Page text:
Music Reviews
Pokey LaFarge

Pokey LaFarge

Rhumba Country

New West Records

Pokey LaFarge’s newest album, Rhumba Country, released this spring, but it’s really a summer album. I’ve followed along with LaFarge’s output since seeing that he and the South City Three were performing together. They opened for Jack White on his Blunderbuss tour in 2012 (at Red Rocks Amphitheatre, no less), and Pokey’s distinct flavor of country music intrigued me. He and the band were dressed like dapper gentlemen from the 1930s, fedoras and all. Sharp. A certain sort of American timelessness from when the country music genre began. Rhumba Country is different. It’s positive!

Pokey LaFarge
Fabian Fioto
Pokey LaFarge

I had come to expect a certain lyrical theme from LaFarge in his songs, traditional country themes of heartbreak and celebration of good spirits and the honky tonk. The dancing, the flirting, the music, the booze, and how it all contributed to the life of a troubadour. Rhumba Country turns all that upside down. It’s an album about being in love (unsurprisingly, I see LaFarge was married in 2023) and the joys of spending time with that lover. It’s a lazy afternoon album, and I don’t mean this as a slight at all. Celebratory, warm, and full of exaltations of being in an excited state of peace because of finding their person. There’s an honesty in the platitudes that you often don’t find in country music, in general or even throughout LaFarge’s discography.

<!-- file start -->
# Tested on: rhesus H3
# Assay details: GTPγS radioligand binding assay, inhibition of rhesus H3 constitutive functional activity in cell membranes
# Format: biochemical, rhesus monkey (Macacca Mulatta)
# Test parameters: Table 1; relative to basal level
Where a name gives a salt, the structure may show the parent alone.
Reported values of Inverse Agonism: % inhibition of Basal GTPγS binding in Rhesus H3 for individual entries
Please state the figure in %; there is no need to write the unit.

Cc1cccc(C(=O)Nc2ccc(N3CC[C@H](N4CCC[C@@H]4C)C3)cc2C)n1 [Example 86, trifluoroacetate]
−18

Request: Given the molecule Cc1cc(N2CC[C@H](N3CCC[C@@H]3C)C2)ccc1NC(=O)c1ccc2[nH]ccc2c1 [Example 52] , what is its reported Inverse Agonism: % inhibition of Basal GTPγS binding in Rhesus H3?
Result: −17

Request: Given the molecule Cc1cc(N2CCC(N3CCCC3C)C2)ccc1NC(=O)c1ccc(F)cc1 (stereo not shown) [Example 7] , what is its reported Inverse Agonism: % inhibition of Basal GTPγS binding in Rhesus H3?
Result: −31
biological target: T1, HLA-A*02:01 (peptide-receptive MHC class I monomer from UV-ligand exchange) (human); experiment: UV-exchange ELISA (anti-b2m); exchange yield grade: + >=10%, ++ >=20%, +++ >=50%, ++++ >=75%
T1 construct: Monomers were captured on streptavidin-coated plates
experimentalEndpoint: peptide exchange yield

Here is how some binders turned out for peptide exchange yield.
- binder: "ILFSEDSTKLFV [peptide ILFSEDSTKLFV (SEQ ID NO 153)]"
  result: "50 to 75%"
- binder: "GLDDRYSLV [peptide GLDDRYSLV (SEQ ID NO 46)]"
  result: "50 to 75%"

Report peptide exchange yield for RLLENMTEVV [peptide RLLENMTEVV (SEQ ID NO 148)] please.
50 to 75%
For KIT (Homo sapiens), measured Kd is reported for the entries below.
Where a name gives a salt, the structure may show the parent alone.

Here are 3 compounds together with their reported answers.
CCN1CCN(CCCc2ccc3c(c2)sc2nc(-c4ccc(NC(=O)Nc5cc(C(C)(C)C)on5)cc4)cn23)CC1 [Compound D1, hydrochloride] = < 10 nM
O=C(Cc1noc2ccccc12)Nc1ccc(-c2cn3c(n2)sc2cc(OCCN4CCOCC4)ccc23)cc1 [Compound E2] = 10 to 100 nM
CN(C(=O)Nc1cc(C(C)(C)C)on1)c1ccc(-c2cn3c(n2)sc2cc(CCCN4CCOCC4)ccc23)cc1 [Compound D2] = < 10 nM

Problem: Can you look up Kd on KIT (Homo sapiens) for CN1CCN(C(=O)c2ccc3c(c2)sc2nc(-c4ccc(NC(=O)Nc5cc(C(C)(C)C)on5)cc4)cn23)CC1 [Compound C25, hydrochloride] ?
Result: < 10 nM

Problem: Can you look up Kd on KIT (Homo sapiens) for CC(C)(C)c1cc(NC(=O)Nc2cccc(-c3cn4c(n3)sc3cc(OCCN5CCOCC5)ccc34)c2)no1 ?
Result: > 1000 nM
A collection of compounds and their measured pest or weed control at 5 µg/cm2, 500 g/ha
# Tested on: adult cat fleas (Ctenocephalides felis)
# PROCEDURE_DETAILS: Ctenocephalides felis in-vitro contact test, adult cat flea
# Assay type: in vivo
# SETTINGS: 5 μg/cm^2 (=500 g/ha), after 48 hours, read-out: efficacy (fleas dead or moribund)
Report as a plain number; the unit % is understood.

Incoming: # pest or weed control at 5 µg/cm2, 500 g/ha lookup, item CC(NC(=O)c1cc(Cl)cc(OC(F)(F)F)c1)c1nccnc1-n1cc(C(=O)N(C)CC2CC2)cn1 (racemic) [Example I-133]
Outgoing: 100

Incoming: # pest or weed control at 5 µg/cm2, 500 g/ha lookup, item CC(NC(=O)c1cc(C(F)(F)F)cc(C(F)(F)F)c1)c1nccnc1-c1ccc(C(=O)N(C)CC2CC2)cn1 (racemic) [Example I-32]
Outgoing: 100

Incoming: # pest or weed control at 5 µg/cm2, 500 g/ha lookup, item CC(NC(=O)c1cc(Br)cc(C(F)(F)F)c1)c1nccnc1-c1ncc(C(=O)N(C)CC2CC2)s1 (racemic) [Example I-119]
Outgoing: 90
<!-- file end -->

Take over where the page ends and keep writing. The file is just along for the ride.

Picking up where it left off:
The instrumentation follows the lyrics in being positive and warm and engaging. There’s a tinge of Marty Robbins’ Island Woman record from 1964. A bit of Caribbean flair layered and threaded throughout the album’s 10 tracks. From Cuban rumba (I don’t quite understand the spelling for the album title), calypso percussion, salsa, and a bit of jazz voicing with the stand-up bass and guitar chording, the record can get you moving on the dance floor. Your hips will move. There are songs that speak to this influence, “Like A Sailor” and “So Long Chicago,” that speaks of a city-clicker’s first out-of-the-US vacation to the beaches of Mexico. It all tracks. Still the wandering balladeer, but for a much different reason.

I like this newer Pokey! I like the near-tropical feel and the warm fuzzy blanket-ness of a love professed. I will definitely be listening to Rhumba Country throughout this summer, and it will be a mainstay for my own adventures in the Caribbean and sailing. Much like Robbins’ Island Woman, it’s an escape album. A love album. A little respite from your day in and day out. ◼

Catch Pokey LaFarge on tour, everywhere, all year long.

Pokey LaFarge


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